the prologue to Stamped from the Beginning, “I somehow managed to write this book between
the heartbreaks of Trayvon Martin and Rekia Boyd and Michael Brown and Freddie Gray and
the Charleston 9 and Sandra Bland, heartbreaks that are a product of America’s history
of racist ideas as much as this history book of racist ideas is a product of these heartbreaks. Young Black males were twenty-one times more
likely to be killed by police than their white counterparts between 2010 and 2012, according
to federal statistics.” And you go on to say, “The under-recorded,
under-analyzed racial disparities between female victims of lethal police force may
be even greater. Federal data show [that] the median wealth
of White households is a staggering thirteen times the median wealth of Black households—and
Black people are five times more likely to be incarcerated than Whites.” Talk more about this. IBRAM X. KENDI: Sure. Well, Amy, this is—I mean, since the beginning
of the United States, since the beginning of colonial America, there has been what’s
called racial disparities, as you just outlined, racial disparities where black people were
more likely to be poor, black people were more likely to be killed by the police, black
people were more likely to be imprisoned. And so the question becomes: Why? Why is it that black people are on the lower
end of these racial disparities? Why does racial inequality exist in this country? And really, the racial debate has largely
been trying to answer that question. And really, Stamped from the Beginning chronicles
that long racial debate trying to answer that question. And really, there’s been three positions,
and those positions still persist to this day. The first position states that it’s because
black people are inferior. The reason why so many more black people are
being killed by the police is because black people keep acting recklessly before the police. If black people would act better, then this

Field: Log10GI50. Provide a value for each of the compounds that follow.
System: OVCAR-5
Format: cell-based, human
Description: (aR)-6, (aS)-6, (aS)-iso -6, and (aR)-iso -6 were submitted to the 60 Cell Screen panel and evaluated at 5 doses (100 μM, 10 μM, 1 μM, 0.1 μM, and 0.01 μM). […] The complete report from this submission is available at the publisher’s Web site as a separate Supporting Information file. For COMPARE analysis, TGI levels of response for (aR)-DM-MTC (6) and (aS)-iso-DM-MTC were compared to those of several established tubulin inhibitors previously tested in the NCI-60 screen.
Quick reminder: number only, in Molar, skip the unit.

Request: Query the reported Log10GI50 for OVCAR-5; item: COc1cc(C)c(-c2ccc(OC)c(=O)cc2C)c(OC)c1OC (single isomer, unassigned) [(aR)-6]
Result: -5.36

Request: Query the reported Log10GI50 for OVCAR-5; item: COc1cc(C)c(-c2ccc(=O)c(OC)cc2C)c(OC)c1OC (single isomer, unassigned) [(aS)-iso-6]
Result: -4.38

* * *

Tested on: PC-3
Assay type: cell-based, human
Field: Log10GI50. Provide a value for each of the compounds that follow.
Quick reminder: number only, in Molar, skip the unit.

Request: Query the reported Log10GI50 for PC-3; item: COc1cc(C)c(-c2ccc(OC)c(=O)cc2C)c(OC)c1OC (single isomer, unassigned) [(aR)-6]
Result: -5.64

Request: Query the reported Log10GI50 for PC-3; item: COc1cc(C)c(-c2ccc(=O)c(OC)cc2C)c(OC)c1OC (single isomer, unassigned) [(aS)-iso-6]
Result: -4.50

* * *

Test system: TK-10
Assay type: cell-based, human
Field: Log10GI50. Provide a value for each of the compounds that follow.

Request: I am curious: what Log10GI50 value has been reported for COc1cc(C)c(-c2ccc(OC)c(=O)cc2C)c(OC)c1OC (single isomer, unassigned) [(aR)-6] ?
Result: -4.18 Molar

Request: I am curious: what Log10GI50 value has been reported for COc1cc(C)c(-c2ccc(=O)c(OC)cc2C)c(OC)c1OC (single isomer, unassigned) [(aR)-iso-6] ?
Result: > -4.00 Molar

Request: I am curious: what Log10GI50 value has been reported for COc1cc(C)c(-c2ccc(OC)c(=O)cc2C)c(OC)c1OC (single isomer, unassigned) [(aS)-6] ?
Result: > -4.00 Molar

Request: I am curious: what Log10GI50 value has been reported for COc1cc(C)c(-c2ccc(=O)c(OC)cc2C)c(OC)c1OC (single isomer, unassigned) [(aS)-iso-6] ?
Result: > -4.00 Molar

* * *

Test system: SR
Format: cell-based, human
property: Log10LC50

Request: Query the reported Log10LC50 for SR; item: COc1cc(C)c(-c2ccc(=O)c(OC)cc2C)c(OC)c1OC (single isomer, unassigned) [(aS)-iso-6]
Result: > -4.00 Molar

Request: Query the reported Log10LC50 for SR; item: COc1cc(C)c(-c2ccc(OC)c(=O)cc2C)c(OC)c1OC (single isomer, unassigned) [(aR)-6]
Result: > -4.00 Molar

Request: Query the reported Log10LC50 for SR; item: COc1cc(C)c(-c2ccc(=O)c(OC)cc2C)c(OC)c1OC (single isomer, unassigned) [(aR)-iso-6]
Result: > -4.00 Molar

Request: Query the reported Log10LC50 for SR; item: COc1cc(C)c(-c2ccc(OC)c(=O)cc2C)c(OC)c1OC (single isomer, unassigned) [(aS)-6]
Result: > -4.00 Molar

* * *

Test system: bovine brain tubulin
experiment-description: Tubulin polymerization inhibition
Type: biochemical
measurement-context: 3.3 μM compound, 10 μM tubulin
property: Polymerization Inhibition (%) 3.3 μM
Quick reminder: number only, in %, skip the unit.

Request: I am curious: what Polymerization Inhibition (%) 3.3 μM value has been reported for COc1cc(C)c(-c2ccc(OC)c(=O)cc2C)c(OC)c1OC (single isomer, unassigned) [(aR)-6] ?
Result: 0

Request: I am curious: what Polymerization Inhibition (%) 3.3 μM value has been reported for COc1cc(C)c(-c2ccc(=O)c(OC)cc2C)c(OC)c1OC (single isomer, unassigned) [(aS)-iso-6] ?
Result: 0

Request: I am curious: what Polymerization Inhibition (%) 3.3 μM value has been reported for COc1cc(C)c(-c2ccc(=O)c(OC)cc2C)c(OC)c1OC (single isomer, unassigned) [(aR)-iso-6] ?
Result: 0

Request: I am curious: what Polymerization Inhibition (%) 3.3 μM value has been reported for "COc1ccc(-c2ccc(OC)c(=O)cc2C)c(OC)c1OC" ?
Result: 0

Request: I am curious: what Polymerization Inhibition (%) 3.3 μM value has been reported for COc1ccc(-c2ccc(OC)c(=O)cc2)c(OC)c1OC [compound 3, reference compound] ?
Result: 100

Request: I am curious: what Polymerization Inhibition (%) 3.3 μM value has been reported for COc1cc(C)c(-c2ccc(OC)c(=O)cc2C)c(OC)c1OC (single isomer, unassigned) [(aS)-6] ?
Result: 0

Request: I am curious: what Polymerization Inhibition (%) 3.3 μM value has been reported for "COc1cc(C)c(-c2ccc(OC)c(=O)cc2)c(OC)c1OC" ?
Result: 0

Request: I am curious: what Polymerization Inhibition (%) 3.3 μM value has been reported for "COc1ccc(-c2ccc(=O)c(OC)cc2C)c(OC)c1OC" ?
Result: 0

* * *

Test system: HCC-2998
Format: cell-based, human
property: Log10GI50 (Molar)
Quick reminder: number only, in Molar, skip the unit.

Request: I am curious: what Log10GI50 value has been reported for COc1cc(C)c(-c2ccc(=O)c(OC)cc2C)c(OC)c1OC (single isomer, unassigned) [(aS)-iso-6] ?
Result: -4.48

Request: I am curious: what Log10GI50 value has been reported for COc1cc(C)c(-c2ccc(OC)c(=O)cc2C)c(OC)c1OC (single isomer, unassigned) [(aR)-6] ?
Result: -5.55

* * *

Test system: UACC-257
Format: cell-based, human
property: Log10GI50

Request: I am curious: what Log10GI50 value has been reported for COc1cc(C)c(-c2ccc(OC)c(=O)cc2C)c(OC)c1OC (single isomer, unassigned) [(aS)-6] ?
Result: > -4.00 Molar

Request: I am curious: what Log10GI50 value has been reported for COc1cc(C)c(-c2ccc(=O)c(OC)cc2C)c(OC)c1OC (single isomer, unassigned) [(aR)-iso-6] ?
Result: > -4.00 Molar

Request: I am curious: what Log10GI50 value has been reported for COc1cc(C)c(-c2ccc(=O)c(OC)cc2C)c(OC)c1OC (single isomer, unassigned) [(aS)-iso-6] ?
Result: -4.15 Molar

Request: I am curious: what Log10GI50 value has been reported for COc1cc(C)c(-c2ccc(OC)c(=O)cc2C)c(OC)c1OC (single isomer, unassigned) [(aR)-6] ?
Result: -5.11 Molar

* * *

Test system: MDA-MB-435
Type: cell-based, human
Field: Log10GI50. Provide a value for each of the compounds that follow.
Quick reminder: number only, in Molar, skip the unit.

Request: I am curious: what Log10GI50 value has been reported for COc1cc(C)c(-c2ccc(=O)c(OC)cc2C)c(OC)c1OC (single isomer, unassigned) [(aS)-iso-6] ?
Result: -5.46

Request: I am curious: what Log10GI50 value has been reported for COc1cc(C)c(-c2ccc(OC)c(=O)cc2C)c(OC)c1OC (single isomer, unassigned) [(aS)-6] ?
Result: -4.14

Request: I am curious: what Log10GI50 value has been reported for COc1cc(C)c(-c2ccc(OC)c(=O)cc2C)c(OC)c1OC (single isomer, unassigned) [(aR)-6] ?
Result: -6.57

would not be a problem. So they principally state that there’s something
wrong and inferior about black people. This is what I call the segregationist position. On the other side of the debate has been the
anti-racist position. The anti-racist position states that the racial
groups are equal. There’s nothing wrong or right about black
people or any other racial group of people. So, because the racial groups are equal, it
must—these disparities, these inequities must be the result of racial discrimination. So they spend their time challenging racial
discrimination. And then the third position, which is called
the assimilationist position, actually argues both. Typically and historically, they’ve stated
that, yes, there is racial discrimination, but there’s also something wrong and inferior
about black people. And so, they’ve sought to civilize and develop
black people at the same time they were challenging racial discrimination. AMY GOODMAN: So talk about where Black Lives
Matter fits into this picture, the organizing from the grassroots up, and where you see
it going. IBRAM X. KENDI: Yeah, I think it fits precisely
into this picture, because I think Black Lives Matter activists have made the case that the
problem is the criminal justice system, that the problem is racist policing, that the problem
is the laws that are being created that make the case that there’s something wrong with
the people as opposed to the environment that these people—the lack of jobs and resources
these people are being faced with. And so, I’m hoping, and I’m sure many
people are hoping, that Black Lives Matter and many other activists, anti-racist activists,
who have been inspired by Black Lives Matter, and other types of activists will recognize
the anti-racist position, which is that either the racial groups are equal or they’re not. And if you believe that the racial groups
are not equal, that there’s something wrong or inferior about black people, that that’s
a racist idea. And so you cannot continue to imagine that
this nation is post-racial at the same time that you don’t believe that the racial groups
are equal, that you’re championing policies that actually discriminate against black people. AMY GOODMAN: Talking to historian Ibram X.
Kendi. His book won the National Book Award, Stamped
from the Beginning: The Definitive History of Racist Ideas in America. And you talk about overall racial inequities,
from everything from wealth to health. Certainly, when we look at what’s happening
right now in the Senate, though the healthcare bill has been put off for the moment, now
opposed by nine Republicans, who run the political spectrum, feeling that regulations—like,
what, Senator Paul of Kentucky—have to be stricter, that Medicaid and other healthcare
policies and safety nets have to be dismantled, to those who feel that this is way too stringent. But always at the bottom of this you have
the most vulnerable in society. So talk about from wealth to health, Professor
Kendi. IBRAM X. KENDI: So, I mean, from wealth, I
mean, the Great Recession, some have made the case, was one of the largest losses of